Tourette Syndrome Spectrum Disorder Overview
Tourette syndrome is an inherited brain disorder involving involuntary utterances and body movements. It affects more men than women. It was named for Georges Gilles de la Tourette, a French doctor who described the symptoms in 1885.
Symptoms usually appear early
Tourette syndrome symptoms begin before the age of 21, usually between 7 and 10 years of age. In most patients, the first symptom is an involuntary eye blink. Most patients soon develop other such motor tics (brief, repetitive, purposeless movements of muscles).
These tics may include eyebrow raising, nose flaring, mouth opening, head shaking, teeth gnashing, finger cracking, jumping, stamping, or kicking. Some patients also begin to make uncontrollable sounds, called vocal tics. These include grunting, barking, belching, speaking unintelligibly, and occasionally coprolalia. Coprolalia is the involuntary utterance of vulgar words.
In Tourette syndrome, tics occur multiple times each day and the location of a particular motor tic may vary considerably over time. For example, eye-blinking tics may disappear and shoulder-shrugging tics may appear. Not all children with motor or vocal tics have Tourette syndrome. Before a doctor can make a final diagnosis, the Tourette syndrome symptoms must be present for at least one year.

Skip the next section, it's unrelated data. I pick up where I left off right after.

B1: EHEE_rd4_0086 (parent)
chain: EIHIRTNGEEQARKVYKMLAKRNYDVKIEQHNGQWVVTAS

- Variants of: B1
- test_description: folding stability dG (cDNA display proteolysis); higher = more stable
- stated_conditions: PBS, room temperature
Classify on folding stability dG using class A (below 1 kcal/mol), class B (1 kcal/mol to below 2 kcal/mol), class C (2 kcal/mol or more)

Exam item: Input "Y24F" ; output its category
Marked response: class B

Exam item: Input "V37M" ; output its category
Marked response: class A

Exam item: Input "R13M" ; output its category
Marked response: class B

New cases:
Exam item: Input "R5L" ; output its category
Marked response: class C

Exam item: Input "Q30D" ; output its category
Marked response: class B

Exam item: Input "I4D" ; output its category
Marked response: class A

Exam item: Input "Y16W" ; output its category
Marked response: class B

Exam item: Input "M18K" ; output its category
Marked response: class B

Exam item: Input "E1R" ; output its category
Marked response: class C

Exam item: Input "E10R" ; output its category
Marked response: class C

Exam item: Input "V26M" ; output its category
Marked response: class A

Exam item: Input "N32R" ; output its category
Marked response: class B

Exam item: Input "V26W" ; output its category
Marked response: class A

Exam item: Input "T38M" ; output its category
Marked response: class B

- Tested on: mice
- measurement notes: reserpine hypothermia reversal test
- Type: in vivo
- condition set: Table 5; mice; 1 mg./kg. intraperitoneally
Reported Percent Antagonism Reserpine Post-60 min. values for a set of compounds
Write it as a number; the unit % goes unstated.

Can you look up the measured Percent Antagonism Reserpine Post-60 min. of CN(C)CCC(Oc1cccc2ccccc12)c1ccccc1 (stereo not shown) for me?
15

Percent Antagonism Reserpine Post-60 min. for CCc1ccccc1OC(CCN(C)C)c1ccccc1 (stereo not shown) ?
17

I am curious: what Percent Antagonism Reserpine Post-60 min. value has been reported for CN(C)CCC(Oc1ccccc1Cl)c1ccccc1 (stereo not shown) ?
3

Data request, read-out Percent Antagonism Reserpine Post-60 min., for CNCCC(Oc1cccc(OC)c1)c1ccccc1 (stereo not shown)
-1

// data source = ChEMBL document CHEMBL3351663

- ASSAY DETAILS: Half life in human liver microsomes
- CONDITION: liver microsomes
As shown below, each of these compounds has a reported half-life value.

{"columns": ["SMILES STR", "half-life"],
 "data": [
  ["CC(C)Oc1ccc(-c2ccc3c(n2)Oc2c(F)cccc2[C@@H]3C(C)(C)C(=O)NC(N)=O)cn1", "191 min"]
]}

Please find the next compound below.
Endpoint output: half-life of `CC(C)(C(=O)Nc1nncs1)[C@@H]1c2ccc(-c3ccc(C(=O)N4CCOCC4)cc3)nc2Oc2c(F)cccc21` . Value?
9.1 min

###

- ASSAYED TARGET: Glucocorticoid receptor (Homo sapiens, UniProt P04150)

Some Tourette syndrome patients have short attentions spans and may also be hyperactive. Although the disorder is not psychological, some patients have emotional stress trying to deal with it.
Researchers suspect that Tourette syndrome results from an abnormality in the neurotransmitters, the chemicals that carry signals between nerve cells. There is no cure, but certain drugs can help control the Tourette syndrome symptoms. Early diagnosis and treatment can help prevent the development of psychological problems.
World Book. Contributor: William J. Weiner, M.D., Professor of Neurology, University of Miami.